Other explorations at the foot of the hill along the Maroni River have revealed the ruins of several buildings damaged by erosion, suggesting that the Neolithic settlement covered a wide area.

    Proximity to the river also required terracing to level and drain the ground. Buildings were constructed on layers of sand and pebble beds.

    Sunday, October 29, 2000

    [05] ‘Ochi Day’ parades

    By a Staff Reporter

    WAR veterans, students, scouts, guides and members of refugee, trade union and sports associations yesterday took part in Republic-wide ‘Ochi Day’ parades marking the anniversary of Greece's refusal to surrender to the Axis forces in 1940.

    President Glafcos Clerides took the salute at the Nicosia parade outside the Greek Embassy, flanked by Archbishop Chrysostomos, Greek Minister of Economy and Finance Yiannos Papantoniou, House of Representatives President Spyros Kyprianou, and Greek Ambassador to Cyprus Christos Panagopoulos.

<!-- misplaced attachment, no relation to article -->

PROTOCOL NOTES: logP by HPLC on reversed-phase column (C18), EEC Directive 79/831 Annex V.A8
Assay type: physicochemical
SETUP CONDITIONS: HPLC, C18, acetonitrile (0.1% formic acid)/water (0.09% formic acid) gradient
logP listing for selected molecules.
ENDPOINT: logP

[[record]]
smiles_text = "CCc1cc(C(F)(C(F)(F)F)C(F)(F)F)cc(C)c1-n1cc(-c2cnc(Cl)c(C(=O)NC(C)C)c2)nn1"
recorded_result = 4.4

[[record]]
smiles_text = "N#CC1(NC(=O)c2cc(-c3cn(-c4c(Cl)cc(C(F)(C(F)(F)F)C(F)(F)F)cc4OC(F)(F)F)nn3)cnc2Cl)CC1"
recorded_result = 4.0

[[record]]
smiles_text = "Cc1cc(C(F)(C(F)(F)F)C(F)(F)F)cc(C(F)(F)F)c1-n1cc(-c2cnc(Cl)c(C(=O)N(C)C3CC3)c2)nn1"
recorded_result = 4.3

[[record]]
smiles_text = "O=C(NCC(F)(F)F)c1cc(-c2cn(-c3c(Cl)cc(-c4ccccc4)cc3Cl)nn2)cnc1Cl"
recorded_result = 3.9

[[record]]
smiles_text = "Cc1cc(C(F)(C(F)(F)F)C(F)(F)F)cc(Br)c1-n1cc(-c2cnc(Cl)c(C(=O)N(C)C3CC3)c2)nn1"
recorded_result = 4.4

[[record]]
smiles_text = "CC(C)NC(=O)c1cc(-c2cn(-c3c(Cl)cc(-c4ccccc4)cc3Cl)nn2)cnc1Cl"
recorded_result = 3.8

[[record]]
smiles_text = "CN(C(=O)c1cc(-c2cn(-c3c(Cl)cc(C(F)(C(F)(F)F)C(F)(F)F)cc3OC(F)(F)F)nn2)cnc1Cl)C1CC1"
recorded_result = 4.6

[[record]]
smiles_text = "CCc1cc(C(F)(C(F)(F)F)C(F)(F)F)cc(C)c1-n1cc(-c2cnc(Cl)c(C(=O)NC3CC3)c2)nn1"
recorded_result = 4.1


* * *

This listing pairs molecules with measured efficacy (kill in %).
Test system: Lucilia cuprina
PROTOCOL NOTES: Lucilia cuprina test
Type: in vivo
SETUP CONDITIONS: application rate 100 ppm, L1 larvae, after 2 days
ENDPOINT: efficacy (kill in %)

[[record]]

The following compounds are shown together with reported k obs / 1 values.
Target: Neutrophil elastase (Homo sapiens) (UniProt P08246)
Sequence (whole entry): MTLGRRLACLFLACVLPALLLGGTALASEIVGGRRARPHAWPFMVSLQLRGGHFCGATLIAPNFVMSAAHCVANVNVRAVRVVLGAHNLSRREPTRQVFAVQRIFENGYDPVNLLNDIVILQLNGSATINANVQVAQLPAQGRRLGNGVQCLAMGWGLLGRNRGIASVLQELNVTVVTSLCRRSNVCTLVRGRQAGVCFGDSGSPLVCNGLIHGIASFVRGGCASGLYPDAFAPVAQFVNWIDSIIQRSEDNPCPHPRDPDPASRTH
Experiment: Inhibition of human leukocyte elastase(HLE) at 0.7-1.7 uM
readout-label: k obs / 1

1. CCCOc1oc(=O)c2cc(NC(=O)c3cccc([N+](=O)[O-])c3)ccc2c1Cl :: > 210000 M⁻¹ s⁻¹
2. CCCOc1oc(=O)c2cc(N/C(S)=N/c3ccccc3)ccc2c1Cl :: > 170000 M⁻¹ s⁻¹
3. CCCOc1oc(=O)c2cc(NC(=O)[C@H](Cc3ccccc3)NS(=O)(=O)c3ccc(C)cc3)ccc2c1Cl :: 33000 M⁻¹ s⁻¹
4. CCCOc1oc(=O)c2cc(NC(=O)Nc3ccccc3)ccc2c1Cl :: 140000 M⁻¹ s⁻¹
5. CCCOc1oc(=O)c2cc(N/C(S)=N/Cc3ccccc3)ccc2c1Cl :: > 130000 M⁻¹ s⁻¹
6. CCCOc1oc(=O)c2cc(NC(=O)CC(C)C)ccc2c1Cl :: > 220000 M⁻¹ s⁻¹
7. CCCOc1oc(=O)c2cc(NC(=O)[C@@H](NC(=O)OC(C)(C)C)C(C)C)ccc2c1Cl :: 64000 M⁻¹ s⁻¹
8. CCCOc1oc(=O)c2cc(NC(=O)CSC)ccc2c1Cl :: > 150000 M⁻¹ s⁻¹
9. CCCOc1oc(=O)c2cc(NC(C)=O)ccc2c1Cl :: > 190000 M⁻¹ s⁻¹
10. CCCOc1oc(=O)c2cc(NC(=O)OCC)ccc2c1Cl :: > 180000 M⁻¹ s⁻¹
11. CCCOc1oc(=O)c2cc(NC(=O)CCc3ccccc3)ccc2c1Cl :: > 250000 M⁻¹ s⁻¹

Attorney-general Alecos Markides, ministers, leaders and representatives of political parties, Nicosia Mayor Lellos Demetriades, the military and police leadership, and other officials were also present.

    Sunday, October 29, 2000

    [06] Property scam probe ‘finds overseas bank accounts’

    By Athena Karsera

    THE POLICE are extending their investigations into a ring suspected of scamming elderly people out of their property to overseas.

    A brother and sister remain in police custody on suspicion of being behind the scam, which police now believe may involve up to £1 million.

    Religious studies teacher Symeon Symeou, 49, was arrested in late September.

    Symeou is expected to have his remand renewed for the sixth time today.